But what i do know is that for BSc you'll need Maths at Alevel, preferably Further maths as well. and its prob more competitve to get into cos of the smaller number of places as the first reply has mentioned.

    Also, someone else told me at another thread on TSR that it is possible to get a BSc out of BA as it depends on what modules you take. so if you just take all the maths modules available to you, then you may b able to end up with a BSc equiv. well, thats my backup plan

    Do BSc and BA students picking the same modules end up at the some lectures and seminars? or do they keep the two groups apart?


    PS: I always thought BSc was just a abbrev for BEconSc course at manchester. i think manchester only offers 2 econ course- BA Econ and BEconSc : http://www.socialsciences.manchester.../ug/schedules/
    At an open day, the lecturer said that we would be in the same lectures if the same modules are picked, but not all the time - thats why there could be a lecture full of 700 people.
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    (Original post by jabed786)
    Woah, that girl seems really determined to succeed.
    she's really determined to fix the entire planet, tbh. she wants to work for an NGO on graduation, not in IB.
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    (Original post by OhNO!)
    she's really determined to fix the entire planet, tbh. she wants to work for an NGO on graduation, not in IB.
    Aw thats really cool
    Maybe she has her eyes set on getting a Nobel Peace Prize lol.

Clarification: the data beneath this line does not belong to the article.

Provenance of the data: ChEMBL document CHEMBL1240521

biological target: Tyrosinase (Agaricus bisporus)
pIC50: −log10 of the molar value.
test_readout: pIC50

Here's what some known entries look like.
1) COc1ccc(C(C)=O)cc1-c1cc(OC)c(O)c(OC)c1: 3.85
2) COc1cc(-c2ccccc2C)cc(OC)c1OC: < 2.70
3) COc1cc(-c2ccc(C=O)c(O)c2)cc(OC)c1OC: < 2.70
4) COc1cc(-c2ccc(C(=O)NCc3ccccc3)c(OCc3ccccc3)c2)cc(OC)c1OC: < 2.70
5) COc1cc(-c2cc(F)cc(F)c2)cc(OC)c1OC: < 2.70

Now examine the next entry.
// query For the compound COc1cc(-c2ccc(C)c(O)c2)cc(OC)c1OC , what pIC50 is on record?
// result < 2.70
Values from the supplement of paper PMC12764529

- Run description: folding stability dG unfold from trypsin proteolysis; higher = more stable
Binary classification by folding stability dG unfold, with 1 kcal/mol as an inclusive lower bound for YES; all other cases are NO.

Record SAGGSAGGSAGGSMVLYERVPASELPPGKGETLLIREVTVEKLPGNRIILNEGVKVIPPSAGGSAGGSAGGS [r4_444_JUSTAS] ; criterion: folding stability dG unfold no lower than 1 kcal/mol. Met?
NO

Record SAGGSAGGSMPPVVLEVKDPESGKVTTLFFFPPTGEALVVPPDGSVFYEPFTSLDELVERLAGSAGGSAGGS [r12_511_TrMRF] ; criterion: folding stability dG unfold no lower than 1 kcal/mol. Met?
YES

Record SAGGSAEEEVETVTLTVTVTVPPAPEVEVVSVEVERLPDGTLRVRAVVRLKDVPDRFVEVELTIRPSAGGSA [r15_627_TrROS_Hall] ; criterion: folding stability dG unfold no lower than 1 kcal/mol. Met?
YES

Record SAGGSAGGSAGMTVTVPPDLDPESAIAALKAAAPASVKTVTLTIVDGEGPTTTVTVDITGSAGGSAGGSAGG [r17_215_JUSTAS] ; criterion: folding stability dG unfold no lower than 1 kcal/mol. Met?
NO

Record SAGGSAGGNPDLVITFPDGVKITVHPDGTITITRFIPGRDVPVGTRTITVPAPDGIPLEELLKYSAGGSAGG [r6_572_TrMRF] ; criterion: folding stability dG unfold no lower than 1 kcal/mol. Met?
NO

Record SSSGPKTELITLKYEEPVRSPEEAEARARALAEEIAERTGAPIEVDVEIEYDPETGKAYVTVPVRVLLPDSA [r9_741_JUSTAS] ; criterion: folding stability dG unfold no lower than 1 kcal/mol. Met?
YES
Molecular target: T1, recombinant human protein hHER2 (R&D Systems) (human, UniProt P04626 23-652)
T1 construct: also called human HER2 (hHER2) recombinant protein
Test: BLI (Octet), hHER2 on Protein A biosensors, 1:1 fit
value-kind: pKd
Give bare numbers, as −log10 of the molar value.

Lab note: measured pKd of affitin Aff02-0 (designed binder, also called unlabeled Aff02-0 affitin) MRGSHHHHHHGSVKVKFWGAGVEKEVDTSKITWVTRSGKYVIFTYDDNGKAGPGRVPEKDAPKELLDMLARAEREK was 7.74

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    (Original post by jabed786)
    Aw thats really cool
    Maybe she has her eyes set on getting a Nobel Peace Prize lol.
    It definitely wouldn't surprise me.

    I rang her from font bar once, as I was getting pissed on cocktails during the day after my exam and asked her to come join me, and she replied like, "sorry, I'm giving out christmas presents to underprivileged children." And she genuinely was, absolute do-gooder.
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    what other career pospects are there for an Econ degree? apart from the obvious IB and finance etc.
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    (Original post by michy_witchy)
    what other career pospects are there for an Econ degree? apart from the obvious IB and finance etc.
    lots of things..

    They can work in places where a specific degree isnt needed, just like other graduates can as well.
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    (Original post by OhNO!)
    It definitely wouldn't surprise me.

    I rang her from font bar once, as I was getting pissed on cocktails during the day after my exam and asked her to come join me, and she replied like, "sorry, I'm giving out christmas presents to underprivileged children." And she genuinely was, absolute do-gooder.
    :eek3:

    I thought students were meant to be poor, how could she afford to pay for presents . Or was collecting donated toys and giving them as presents?
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    (Original post by jabed786)
    :eek3:

    I thought students were meant to be poor, how could she afford to pay for presents . Or was collecting donated toys and giving them as presents?
    We're not that poor, but, she's in the OTC (sort of like army cadets, but at university) and she was handing it out with them.